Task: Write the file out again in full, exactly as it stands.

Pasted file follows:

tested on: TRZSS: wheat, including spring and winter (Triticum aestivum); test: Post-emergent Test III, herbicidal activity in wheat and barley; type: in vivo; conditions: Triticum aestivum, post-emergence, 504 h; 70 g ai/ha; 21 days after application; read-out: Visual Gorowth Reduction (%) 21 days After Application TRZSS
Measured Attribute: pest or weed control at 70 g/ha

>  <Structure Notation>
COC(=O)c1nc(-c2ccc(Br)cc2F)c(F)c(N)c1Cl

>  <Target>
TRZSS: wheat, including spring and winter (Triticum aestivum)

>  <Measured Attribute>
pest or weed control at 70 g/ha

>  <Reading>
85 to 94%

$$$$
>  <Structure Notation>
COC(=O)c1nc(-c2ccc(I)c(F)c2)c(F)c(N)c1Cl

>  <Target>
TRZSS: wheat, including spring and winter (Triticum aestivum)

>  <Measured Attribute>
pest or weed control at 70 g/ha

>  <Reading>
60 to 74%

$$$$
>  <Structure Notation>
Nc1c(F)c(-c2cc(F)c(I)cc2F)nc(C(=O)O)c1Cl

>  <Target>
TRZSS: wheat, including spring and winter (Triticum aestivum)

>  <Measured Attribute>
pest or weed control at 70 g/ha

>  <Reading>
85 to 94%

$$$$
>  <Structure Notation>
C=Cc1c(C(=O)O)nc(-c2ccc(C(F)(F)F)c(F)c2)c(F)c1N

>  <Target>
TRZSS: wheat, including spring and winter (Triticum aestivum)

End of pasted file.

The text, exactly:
tested on: TRZSS: wheat, including spring and winter (Triticum aestivum); test: Post-emergent Test III, herbicidal activity in wheat and barley; type: in vivo; conditions: Triticum aestivum, post-emergence, 504 h; 70 g ai/ha; 21 days after application; read-out: Visual Gorowth Reduction (%) 21 days After Application TRZSS
Measured Attribute: pest or weed control at 70 g/ha

>  <Structure Notation>
COC(=O)c1nc(-c2ccc(Br)cc2F)c(F)c(N)c1Cl

>  <Target>
TRZSS: wheat, including spring and winter (Triticum aestivum)

>  <Measured Attribute>
pest or weed control at 70 g/ha

>  <Reading>
85 to 94%

$$$$
>  <Structure Notation>
COC(=O)c1nc(-c2ccc(I)c(F)c2)c(F)c(N)c1Cl

>  <Target>
TRZSS: wheat, including spring and winter (Triticum aestivum)

>  <Measured Attribute>
pest or weed control at 70 g/ha

>  <Reading>
60 to 74%

$$$$
>  <Structure Notation>
Nc1c(F)c(-c2cc(F)c(I)cc2F)nc(C(=O)O)c1Cl

>  <Target>
TRZSS: wheat, including spring and winter (Triticum aestivum)

>  <Measured Attribute>
pest or weed control at 70 g/ha

>  <Reading>
85 to 94%

$$$$
>  <Structure Notation>
C=Cc1c(C(=O)O)nc(-c2ccc(C(F)(F)F)c(F)c2)c(F)c1N

>  <Target>
TRZSS: wheat, including spring and winter (Triticum aestivum)